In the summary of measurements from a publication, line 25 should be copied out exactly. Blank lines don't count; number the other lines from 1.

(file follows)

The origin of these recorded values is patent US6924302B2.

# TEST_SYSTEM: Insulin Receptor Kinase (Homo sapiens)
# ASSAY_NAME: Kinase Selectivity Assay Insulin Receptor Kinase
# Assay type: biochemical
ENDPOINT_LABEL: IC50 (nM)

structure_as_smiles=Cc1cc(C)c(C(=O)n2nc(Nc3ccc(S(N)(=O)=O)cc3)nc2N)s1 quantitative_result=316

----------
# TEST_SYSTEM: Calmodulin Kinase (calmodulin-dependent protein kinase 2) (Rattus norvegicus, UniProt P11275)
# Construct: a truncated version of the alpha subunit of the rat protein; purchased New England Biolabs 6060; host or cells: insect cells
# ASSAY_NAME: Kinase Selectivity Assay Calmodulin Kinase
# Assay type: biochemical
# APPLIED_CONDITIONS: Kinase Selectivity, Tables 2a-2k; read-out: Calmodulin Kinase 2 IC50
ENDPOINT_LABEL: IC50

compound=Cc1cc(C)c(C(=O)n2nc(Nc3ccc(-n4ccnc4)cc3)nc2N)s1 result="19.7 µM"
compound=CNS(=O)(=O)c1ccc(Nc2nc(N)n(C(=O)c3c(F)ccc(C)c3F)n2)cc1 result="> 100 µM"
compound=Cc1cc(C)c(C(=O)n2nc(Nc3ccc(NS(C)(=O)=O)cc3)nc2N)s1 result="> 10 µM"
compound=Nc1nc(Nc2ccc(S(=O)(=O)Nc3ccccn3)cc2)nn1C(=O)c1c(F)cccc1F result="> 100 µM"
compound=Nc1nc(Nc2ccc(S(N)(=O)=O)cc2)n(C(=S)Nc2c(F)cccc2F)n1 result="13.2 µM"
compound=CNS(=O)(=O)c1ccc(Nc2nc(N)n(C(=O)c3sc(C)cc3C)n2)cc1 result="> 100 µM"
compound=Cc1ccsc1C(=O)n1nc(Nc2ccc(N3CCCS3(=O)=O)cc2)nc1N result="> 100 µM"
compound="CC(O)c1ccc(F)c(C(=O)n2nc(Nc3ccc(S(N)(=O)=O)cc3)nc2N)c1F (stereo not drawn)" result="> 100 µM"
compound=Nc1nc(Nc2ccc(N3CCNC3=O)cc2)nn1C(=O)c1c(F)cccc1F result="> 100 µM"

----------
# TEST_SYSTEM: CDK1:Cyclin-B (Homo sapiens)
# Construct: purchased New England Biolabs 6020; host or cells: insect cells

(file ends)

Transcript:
# Construct: purchased New England Biolabs 6020; host or cells: insect cells